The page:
This 2018 paper is a review of laboratory-based research into the problem of antimicrobial resistance – both resistance to microbiocides and also the issue of whether antibiotic resistance could be linked to microbiocide exposure.
In summary, studies continue to show that biocides are effective in infection prevention in most situations but may fail when used incorrectly. Following such suboptimal exposure, bacteria can develop increased tolerance to commonly used biocides via mechanisms that can, in some cases, confer cross-tolerance to antibiotics. It can also occur via coselection of biocide and antibiotic resistance genes located on the same mobile elements. Although, so far, most evidence of biocide adaptation is based on laboratory findings, there are indications that these may be relevant to the clinic, an aspect that clearly needs further investigation.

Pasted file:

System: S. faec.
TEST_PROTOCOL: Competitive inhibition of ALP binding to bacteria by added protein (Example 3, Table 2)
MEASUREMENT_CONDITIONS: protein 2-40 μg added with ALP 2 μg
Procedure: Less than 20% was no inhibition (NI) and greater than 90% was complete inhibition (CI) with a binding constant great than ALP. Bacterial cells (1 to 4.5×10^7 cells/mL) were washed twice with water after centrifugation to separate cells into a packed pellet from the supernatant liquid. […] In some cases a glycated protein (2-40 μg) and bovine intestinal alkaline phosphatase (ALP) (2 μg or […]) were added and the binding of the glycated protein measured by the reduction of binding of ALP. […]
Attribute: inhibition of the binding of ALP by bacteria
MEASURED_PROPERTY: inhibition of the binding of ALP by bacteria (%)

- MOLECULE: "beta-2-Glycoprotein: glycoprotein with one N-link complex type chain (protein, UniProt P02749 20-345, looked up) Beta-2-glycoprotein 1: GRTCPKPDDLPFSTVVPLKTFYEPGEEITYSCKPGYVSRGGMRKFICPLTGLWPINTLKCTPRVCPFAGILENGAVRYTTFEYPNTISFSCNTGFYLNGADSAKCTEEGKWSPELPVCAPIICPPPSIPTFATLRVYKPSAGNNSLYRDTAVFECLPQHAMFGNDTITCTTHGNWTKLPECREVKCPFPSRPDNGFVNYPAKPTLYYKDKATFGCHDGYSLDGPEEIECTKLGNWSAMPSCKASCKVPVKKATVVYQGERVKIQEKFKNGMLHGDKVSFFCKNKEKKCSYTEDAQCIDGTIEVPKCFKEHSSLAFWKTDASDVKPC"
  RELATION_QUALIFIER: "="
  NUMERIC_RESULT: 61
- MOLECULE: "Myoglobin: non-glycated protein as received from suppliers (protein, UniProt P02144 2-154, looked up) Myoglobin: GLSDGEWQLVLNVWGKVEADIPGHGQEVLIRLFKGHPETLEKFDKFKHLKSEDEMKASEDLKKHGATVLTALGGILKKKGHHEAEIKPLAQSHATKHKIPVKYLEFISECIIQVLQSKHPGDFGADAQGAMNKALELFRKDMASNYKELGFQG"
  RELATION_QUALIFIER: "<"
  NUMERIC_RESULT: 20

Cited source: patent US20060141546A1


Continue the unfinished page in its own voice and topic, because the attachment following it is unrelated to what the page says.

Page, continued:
Lucy Bock concludes, the link to cross-tolerance and coselection of tolerance to antibiotics is probably the most worrying aspects of biocide adaptation, but is only becoming obvious now that we are beginning to describe some of the biocide resistance mechanisms. The lack of clinical examples of cross-resistance, coselection and increased biocide tolerance, therefore, does not prove that these do not occur, rather that lack of knowledge of mechanisms of biocide resistance has not allowed such studies to be conducted.
Bock LJ. Bacterial biocide resistance: a new scourge of the infectious disease world?. Archives of Disease in Childhood. 2019 Jan 31:archdischild-2018. It can be downloaded from https://www.researchgate.net/profile/Lucy_Bock/publication/330765993_Bacterial_biocide_resistance_A_new_scourge_of_the_infectious_disease_world/links/5c54777b299bf12be3f3ea19/Bacterial-biocide-resistance-A-new-scourge-of-the-infectious-disease-world.pdf